You Should Be 70

You should be turning 70 today. This year my phrase isn’t “You WOULD be 70 today if you were here.” Nope. Today my sentiment is “You SHOULD be 70 today”. With so many of our family members making it to this milestone, you should have too. Today I’m upset you’re not here. Today as I make your chocolate cake with chocolate frosting with crazy sprinkles on it, you should be eating it with us. But you’re not because life seems to not be fair and today I am choosing to not be ok with the fact that you’re not here.

Grief has been funny this year. My grief has been funny this year. The last few years leading up to the mess that has been 2020, my grief, especially when it comes to the death of my mom, felt like it had calmed down. There are still coping skills and defense mechanisms that I use to protect myself, but overall my grief had seemed pretty chill in its little pretty box. But 2020 has brought me a lot of time on my own as my job, as many did, changed to being all from home. It was fine until my husband went back to work in August. And since then every “grief day” has felt much harder. I could also chalk it up to this year being the 10th anniversary of her death, or just all of the above.

It is normal in our grief journey to think about what could have been. One of the secondary losses that we experience after the death of a loved one is “Loss of Hopes and Dreams of the Future.” Although my mom and I did not have specific plans for our future, I think we just figured she’d just always be right there. She’d watch me graduate from the university that was her dream school that became my reality. She’d walk me down the aisle at my wedding because by golly she deserved that honor for everything she did to raise me. She’d be there as we had kids, she’d probably live next-door to us, and she and I would continue to have adventures and get into trouble. There was nothing that told us that these things wouldn’t happen. Until they didn’t.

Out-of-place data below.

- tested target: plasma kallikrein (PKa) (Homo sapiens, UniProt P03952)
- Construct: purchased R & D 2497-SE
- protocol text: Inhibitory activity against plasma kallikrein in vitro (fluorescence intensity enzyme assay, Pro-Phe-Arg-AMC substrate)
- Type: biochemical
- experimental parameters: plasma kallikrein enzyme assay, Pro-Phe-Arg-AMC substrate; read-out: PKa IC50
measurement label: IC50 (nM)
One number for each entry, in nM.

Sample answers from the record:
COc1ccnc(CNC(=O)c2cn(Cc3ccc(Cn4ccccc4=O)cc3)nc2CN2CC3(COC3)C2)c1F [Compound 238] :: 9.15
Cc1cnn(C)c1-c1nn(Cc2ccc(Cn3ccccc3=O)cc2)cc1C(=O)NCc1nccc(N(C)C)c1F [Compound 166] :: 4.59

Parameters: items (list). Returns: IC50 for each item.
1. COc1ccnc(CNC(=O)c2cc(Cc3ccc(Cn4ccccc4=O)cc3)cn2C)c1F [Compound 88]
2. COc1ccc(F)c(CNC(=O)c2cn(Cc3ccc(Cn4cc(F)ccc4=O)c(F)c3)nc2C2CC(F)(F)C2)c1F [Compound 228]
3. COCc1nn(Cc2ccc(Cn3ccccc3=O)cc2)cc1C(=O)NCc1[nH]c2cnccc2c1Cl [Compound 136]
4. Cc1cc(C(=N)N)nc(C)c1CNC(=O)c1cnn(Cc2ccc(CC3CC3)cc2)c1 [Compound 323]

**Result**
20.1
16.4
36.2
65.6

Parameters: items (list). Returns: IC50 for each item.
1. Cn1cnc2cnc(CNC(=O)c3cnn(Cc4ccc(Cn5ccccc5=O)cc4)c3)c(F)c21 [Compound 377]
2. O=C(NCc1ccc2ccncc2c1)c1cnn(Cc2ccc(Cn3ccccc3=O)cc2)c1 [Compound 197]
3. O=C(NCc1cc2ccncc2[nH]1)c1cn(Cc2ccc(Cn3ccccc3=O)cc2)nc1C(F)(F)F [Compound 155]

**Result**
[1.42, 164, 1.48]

Needless to say, I’ve been in my feels more with my grief over the last couple months, which has also prevented me from having the filter I normally do. So today on December 28, 2020, I am here to just tell the world straight up that my mom SHOULD be turning 70 today and I’m choosing to not be ok with the fact that she didn’t even make it to 60. There are so many things that as I have gotten older that I feel like could have helped her or made a difference in her still being here, and in 2020 it’s been hard to not be angry about those things that could have been. And with all the “should haves” that I have been thinking about, I have allowed myself to be angry and then after I’ve expressed that, I have allowed myself to let my anger subside and think about the fun times with her. Grief isn’t just sadness or anger, it can be peace in holding your memories close. It can be happiness in the laughter you shared together, and it can be relief if you know that someone is out of pain.

So today I will work to help others, I will bake a chocolate cake with chocolate frosting with hot pink sprinkles, I will moderate a webinar for my office, and then my husband and I will eat cake and go look at Christmas lights because that’s what we would have been doing with her today if she were here. I will let my soul feel the feelings it needs to feel, I will look back at old pictures of her and of us, and we will tell some stories. For me, this is the best way that we can honor and remember her soul, her life, and her memories. Here’s to you sweet Mama of mine. We love you and we miss you.

Published by Bryna Talamantez

LMFT specializing in grief counseling for children, teens, adults and families.

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